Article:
“Thank you, Miss Lethe,” he mentioned before he gave the crowd his attention. “So, I recognize a few of you guys in the crowd, which means I’ve already introduced myself. For the others, as she said, I’ve recently been assigned as the Operations Manager for the uranium mines in the area. That means that all the mining operations fall under my purview, and I report directly to my bosses in Seattle.”
He gestured behind him. “I have two other members of my leadership team here with me. First is Jessica Winslow, my Chief Engineer. She’s coming to us from another one of SubTerra’s uranium mines in Wyoming and will be mapping out the digging here in Haven Springs. Beside her is Darryl Newstrom, our Chief Administrator who manages our logistics, personnel, and planning.”
Ted turned back to the crowd. “I want to start by addressing the elephant in the room; Typhon.”
The whole room murmured at the name. “I thought he’d dance around that,” Steph whispered.
“Probably figured there’s no point,” Alex replied back just as quietly. “Gonna have to address it eventually.”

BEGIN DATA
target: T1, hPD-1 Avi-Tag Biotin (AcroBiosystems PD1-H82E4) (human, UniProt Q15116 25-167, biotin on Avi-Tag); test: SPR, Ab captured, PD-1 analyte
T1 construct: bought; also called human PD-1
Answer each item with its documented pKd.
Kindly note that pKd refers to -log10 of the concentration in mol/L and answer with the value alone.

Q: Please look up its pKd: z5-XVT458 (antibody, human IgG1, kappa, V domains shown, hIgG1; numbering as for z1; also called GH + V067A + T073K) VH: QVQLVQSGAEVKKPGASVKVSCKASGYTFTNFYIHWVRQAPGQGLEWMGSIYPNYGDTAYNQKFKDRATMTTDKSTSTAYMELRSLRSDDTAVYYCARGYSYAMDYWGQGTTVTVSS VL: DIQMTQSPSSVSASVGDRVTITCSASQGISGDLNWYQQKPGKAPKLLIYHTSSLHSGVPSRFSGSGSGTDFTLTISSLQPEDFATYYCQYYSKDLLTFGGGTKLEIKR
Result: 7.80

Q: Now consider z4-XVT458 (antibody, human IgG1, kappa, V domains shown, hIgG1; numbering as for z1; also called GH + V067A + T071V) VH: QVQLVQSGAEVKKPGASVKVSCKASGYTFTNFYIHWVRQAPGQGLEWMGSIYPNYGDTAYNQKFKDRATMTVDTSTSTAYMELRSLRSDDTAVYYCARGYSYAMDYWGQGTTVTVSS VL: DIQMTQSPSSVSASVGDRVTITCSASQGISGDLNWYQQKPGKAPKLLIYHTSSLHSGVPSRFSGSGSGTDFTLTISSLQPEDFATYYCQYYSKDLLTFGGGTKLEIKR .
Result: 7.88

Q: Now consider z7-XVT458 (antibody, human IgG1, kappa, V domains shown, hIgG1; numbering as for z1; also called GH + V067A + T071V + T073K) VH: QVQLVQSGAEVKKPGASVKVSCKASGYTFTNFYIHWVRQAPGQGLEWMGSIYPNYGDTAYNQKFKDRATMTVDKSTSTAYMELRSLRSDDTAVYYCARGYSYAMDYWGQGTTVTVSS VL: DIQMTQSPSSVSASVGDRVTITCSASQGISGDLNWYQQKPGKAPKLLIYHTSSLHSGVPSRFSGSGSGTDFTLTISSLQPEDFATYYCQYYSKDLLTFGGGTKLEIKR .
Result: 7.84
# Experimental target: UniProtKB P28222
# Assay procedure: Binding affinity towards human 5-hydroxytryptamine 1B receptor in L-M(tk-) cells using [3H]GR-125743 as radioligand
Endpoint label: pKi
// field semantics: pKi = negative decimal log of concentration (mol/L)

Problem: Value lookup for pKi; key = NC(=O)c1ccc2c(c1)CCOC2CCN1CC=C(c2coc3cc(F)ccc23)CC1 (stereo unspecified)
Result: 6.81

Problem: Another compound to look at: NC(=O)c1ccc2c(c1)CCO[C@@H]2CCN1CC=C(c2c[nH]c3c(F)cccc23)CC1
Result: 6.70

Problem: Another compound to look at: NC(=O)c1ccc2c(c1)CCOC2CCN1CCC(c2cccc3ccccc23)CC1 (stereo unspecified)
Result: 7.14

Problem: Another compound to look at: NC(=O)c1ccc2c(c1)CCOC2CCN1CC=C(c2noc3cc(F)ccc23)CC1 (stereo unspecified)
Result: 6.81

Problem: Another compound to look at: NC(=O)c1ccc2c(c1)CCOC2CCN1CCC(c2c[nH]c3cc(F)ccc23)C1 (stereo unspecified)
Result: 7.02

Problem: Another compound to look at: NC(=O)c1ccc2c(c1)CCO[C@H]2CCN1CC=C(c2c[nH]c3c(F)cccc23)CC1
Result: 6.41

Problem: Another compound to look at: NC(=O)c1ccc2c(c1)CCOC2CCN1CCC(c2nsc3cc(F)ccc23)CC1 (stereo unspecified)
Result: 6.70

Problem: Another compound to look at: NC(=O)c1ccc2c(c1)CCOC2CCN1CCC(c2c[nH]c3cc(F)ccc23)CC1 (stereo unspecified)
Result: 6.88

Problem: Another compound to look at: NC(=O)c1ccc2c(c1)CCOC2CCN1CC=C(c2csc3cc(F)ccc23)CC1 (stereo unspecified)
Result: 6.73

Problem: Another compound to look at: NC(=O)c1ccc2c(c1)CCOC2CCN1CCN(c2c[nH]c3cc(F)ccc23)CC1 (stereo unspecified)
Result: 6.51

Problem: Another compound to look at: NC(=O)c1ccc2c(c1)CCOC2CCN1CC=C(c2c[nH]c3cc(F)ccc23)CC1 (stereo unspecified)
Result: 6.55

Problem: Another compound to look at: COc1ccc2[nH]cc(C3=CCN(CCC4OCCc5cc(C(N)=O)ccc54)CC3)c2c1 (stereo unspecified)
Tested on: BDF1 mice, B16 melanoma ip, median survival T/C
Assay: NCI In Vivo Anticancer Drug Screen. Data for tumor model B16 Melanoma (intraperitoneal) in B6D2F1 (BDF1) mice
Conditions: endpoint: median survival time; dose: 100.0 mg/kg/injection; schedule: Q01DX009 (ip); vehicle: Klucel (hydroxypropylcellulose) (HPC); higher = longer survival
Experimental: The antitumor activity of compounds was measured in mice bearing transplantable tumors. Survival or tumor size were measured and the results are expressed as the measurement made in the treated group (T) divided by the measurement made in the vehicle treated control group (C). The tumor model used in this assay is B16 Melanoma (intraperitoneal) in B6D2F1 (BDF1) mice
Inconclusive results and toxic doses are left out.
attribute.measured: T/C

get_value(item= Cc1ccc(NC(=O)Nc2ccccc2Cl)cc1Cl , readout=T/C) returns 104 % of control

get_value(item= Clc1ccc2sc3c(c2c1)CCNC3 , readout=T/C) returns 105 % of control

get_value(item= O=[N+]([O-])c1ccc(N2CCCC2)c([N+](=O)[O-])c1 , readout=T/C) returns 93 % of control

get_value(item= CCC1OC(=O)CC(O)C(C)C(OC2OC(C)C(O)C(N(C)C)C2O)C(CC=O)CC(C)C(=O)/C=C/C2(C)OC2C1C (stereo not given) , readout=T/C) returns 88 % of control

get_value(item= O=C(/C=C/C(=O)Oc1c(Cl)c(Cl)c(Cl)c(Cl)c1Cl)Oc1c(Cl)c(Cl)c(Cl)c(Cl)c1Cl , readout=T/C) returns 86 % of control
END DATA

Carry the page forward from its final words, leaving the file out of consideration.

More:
“We’re aware of Typhon’s history in the area,” Ted continued. “We know about the miners who died in oh-eight, and that Typhon tried to cover it up with an unauthorized demolition charge earlier this year. We also know that when they learned that there was a child in a dangerous part of the blast zone, rather than delay the detonation, they went through with it anyway. And someone who was very important to this town died as a result of their negligence.”
Gabe. Alex could feel Steph gripping her hand tightly, as she let out a slow breath. She looked at Charlotte and saw that the other girl was clenching and unclenching her fist as she listened.
“I also know that with that history, and all of it coming to light over the last couple of months, a lot of people are pretty wary of anyone who works for a mining company. And nobody here’s going to blame you.” Ted nodded. “The first thing we wanted to assure this community is that an incident like that will never happen again. Not on my watch.”
Bold statement, Alex decided.
“The last mine I ran was a copper mine north of Spokane,” he continued. “There are thirteen thousand active mines in the United States, and the National Mining Association recognized us as the safest underground metal mine in the country six years ago. We earned that recognition because we abided by one principle: safety above all else. Our culture was built around the idea that all of our miners were going home at the end of the day, no matter what. And if there was even a question about our operational safety, we stepped back and worked the problem until we were sure that everything was going to be fine.”